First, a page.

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Vanessa Schroeder, Eastern Oregon Agricultural Research Center Senior Faculty Research Assistant 1

Vanessa in the field with her pup Chaco.

You'll find Vanessa Schroeder working at the Eastern Oregon Agricultural Research Center as a Senior Faculty Research Assistant 1. Harney County became home for Vanessa in 2013 when she began working with The Nature Conservancy. Three years later, in 2016, Oregon State University Extension Service became her employer. "I work at the intersection of rangeland issues and wildlife to support ranching communities. I do a lot of extension and outreach but I also do a lot of research and all of it is to serve and meet the needs of a variety of stakeholders. Broadly my stakeholders are anyone who works in or are interested in rangeland management wildlife populations: public, state, federal land management agencies, ranchers, nonprofit organizations, and conservation groups. I work in service to everyone interested in managing or supporting Eastern Oregon rangelands, but part of my position is to focus on supporting rural ranching communities." With a master’s of science degree in wildlife science through OSU’s fisheries and wildlife department Vanessa was hired because of concerns for wildlife on public and private lands namely sage grouse and other sagebrush associated species that can include: pronghorn, pygmy rabbit, sagebrush vole, sagebrush sparrow, Brewer’s sparrow, and sage thrasher.

During the field season (latter part of spring, summer and early fall) Vanessa spends time "out and about" on the range hiking or on an ATV looking at projects, for example, a project working with BLM assessing the effects of juniper expansion and its removal to understand potential  benefits for multiple different wildlife species. Another day in that week might be turning cows into a pasture, and assessing their utilization and then seeing what the effects they have on the sagebrush ecosystem and sagebrush obligate wildlife species. "I absolutely love being out on the range; I love living and working out here because we live in such a wonderful, unique ecosystem with such expanses of beautiful country.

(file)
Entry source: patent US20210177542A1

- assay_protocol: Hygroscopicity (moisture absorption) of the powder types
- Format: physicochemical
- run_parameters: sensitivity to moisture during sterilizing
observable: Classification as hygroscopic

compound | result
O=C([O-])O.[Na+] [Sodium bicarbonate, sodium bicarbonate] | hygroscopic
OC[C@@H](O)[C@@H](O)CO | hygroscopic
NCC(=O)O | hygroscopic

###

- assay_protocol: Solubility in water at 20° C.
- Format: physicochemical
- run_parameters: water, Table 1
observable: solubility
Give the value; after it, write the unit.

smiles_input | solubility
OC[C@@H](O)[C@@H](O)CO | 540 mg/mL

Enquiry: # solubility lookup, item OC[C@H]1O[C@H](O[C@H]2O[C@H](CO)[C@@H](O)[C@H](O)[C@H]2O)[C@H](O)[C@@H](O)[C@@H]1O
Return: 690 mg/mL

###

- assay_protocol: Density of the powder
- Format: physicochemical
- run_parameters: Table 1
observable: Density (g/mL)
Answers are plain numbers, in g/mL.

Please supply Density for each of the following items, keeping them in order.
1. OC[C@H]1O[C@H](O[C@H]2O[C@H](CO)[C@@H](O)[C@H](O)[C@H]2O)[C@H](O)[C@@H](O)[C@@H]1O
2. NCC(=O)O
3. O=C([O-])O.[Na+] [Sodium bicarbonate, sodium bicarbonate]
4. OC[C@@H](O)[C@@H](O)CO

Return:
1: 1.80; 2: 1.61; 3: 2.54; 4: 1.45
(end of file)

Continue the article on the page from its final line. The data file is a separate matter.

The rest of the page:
Another aspect of Vanessa's work is working with a variety of different groups to develop decision support tools or other products that might be helpful to serve a variety of stakeholders. The Rangelands Special Issue, Rangeland: Changing with the Range, published just a few weeks ago is a great example of the collaborating work Vanessa does to develop "decision support tools". "A lot of the collaboration I've done hasn't been formal HDP collaboration, as of yet. But I would say, everything I do is a collaboration." Take this Rangelands Special Issue which emerged from the December 2020 Invasive Annual Grass Workshop. Vanessa was instrumental in making this special issue happen. "This special issue really helped us as a large group across many agencies identify what are we doing well, what are the needs and are those needs funding based, or are they social problems, political problems or are there research gaps. So by plugging into the wildfire collaborative I hope to see a couple things: for my extension and outreach side of my work what capacity and support I can lend to this effort and are there research needs where it would be helpful for OSU to play a nonpartisan role."

Between her field work, research, and engagement with multiple stakeholders Vanessa's role as a research assistant makes for full days. When not at work, Vanessa's love for the range translates into how she spends her free time: "I enjoy a lot of getting out in the rangeland with my husband and our dog; we do a lot of hiking, backpacking and exploring through all of eastern Oregon."